Optimism abounds for entrepreneurs in 2018, with stock markets continuing to offer strong returns, strong consumer sales, and a vibrant job market.
Yet despite the enthusiasm, there are still many things that keep entrepreneurs up at night, including the fast-evolving state of technology, increasing risks of cybercrime, the difficulty of hiring qualified talent, and the difficulty in securing traditional financing for funding a small business.
As seen in the recent post, 4 Top Industries for Entrepreneurs in 2018, there are plenty of opportunities for potential small business owners. In deciding where to create your own business, here are the top challenges for entrepreneurs in 2018.
1. The Risk of Cyberattacks
Cybersecurity continues to be a growing concern among small business owners. There is more awareness of the risks, too. A recent Better Business Bureau report noted that nearly two-thirds of surveyed small business workers knew about common cyber attacks such as ransomware, phishing, and tech support telephone scams.
However, those numbers mean there is still the need for awareness and protection. Only about half of those surveyed had heard about:
- Point-of-sale malware that can capture data swiped at a PoS device (52 percent)
- Keyloggers that capture every keystroke made on a device (43 percent)
- Remote Access Trojans, which is malware that provides complete access to a computer keyboard, screen, and files.
A similar survey by Microsoft showed that 50 percent of small business owners are not concerned about data breaches and 25 percent say they are doing nothing to protect their business.
2. Riding the Technology Wave
The Microsoft survey showed that nearly half (49 percent) of small business owners that have been in business for more than five years are concerned about keeping ahead of rapidly changing technology in 2018. For businesses open less than a year, keeping up with technology is slightly less of an issue (37 percent). However, finding the funding to secure needed technologies is a higher concern than for their more seasoned compatriots (33 percent versus 21 percent).
Technologies are evolving quickly and small businesses are leading the way in a lot of innovation spaces. Companies are leveraging cloud technologies and growth in mobile payment systems, artificial intelligence, the Internet of Things, and 3D printing to create new products and services.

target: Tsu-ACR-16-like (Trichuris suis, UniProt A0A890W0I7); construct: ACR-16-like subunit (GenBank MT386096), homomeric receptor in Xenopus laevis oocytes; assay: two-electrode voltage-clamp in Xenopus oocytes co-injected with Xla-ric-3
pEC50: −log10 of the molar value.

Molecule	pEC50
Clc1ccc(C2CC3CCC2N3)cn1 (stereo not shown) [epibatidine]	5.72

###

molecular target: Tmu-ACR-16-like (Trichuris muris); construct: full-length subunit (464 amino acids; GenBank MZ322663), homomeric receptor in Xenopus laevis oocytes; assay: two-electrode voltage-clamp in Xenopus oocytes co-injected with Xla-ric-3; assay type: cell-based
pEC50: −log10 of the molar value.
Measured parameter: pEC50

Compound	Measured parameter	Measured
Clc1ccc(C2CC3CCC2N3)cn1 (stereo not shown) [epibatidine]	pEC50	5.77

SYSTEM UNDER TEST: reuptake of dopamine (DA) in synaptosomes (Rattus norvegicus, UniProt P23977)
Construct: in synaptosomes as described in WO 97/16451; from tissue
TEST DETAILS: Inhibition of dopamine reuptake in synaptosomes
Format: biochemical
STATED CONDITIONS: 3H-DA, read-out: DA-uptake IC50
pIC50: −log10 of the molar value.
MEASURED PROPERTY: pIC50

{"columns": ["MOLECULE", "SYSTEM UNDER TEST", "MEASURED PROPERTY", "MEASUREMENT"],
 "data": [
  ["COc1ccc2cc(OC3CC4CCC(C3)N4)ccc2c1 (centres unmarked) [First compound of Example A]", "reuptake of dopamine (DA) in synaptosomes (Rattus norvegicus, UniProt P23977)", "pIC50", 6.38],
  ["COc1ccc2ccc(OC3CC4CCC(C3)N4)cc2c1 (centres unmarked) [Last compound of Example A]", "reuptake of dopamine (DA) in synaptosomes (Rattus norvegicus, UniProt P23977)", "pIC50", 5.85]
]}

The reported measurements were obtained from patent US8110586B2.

Part of the challenge, however, is finding talent to fill those jobs.
3. The Talent Gap
While unemployment rates continue to hold steady, many small businesses struggle to find talented employees to fill critical jobs. Businesses are facing too many unqualified candidates and intense competition for certain skill sets.
In some cases, that means employees are opting to hire for convenience due to time pressures and the need to fill a seat.
In a recent The Megaphone of Main Street Small Business Jobs Report by SCORE, small businesses indicated increased hiring in the past six months for full-time (13 percent) and part-time (22 percent) employees. There is a growing reliance on contractors (12 percent) and a big jump in the one-time project, or gig, employees (37 percent). The report indicated that the work most likely to be outsourced was technology (42 percent), accounting (41 percent), and marketing (38 percent).
4. Focus on Financing
While businesses see the need to hire more talent, invest in technology, and protect themselves from cybercrime, access to traditional sources of lending continues to be challenging.
At Benetrends we help owners with funding a small business through an innovative program that uses existing 401(k) and IRA funds, without tax penalties or early withdrawal fees. To learn more about how Benetrends can help fund your small business in 2018, subscribe to our blog.